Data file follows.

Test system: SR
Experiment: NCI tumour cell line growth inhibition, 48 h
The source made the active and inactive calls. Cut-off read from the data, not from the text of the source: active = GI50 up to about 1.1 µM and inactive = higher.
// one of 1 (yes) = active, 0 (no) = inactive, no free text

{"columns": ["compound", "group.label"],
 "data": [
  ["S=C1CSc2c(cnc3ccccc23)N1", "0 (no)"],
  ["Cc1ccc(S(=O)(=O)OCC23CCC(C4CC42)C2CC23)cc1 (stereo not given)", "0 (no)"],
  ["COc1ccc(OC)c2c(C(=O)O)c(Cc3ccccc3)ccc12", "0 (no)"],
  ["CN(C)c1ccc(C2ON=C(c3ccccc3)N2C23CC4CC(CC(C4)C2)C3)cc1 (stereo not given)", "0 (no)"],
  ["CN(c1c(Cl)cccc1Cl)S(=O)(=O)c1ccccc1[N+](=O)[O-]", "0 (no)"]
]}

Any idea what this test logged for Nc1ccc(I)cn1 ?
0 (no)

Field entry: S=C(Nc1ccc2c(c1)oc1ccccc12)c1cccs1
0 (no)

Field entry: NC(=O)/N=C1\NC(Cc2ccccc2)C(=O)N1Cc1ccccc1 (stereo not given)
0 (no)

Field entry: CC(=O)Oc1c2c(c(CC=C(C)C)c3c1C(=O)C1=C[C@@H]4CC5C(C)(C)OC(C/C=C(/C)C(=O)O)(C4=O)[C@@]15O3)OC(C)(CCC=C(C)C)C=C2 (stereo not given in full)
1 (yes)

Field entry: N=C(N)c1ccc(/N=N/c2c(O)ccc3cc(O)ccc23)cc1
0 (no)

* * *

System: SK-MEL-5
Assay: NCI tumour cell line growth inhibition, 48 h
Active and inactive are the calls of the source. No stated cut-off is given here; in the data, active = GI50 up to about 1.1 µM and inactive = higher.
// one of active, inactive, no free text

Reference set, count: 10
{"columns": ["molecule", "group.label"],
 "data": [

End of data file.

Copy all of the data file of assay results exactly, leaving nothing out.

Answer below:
Test system: SR
Experiment: NCI tumour cell line growth inhibition, 48 h
The source made the active and inactive calls. Cut-off read from the data, not from the text of the source: active = GI50 up to about 1.1 µM and inactive = higher.
// one of 1 (yes) = active, 0 (no) = inactive, no free text

{"columns": ["compound", "group.label"],
 "data": [
  ["S=C1CSc2c(cnc3ccccc23)N1", "0 (no)"],
  ["Cc1ccc(S(=O)(=O)OCC23CCC(C4CC42)C2CC23)cc1 (stereo not given)", "0 (no)"],
  ["COc1ccc(OC)c2c(C(=O)O)c(Cc3ccccc3)ccc12", "0 (no)"],
  ["CN(C)c1ccc(C2ON=C(c3ccccc3)N2C23CC4CC(CC(C4)C2)C3)cc1 (stereo not given)", "0 (no)"],
  ["CN(c1c(Cl)cccc1Cl)S(=O)(=O)c1ccccc1[N+](=O)[O-]", "0 (no)"]
]}

Any idea what this test logged for Nc1ccc(I)cn1 ?
0 (no)

Field entry: S=C(Nc1ccc2c(c1)oc1ccccc12)c1cccs1
0 (no)

Field entry: NC(=O)/N=C1\NC(Cc2ccccc2)C(=O)N1Cc1ccccc1 (stereo not given)
0 (no)

Field entry: CC(=O)Oc1c2c(c(CC=C(C)C)c3c1C(=O)C1=C[C@@H]4CC5C(C)(C)OC(C/C=C(/C)C(=O)O)(C4=O)[C@@]15O3)OC(C)(CCC=C(C)C)C=C2 (stereo not given in full)
1 (yes)

Field entry: N=C(N)c1ccc(/N=N/c2c(O)ccc3cc(O)ccc23)cc1
0 (no)

* * *

System: SK-MEL-5
Assay: NCI tumour cell line growth inhibition, 48 h
Active and inactive are the calls of the source. No stated cut-off is given here; in the data, active = GI50 up to about 1.1 µM and inactive = higher.
// one of active, inactive, no free text

Reference set, count: 10
{"columns": ["molecule", "group.label"],
 "data": [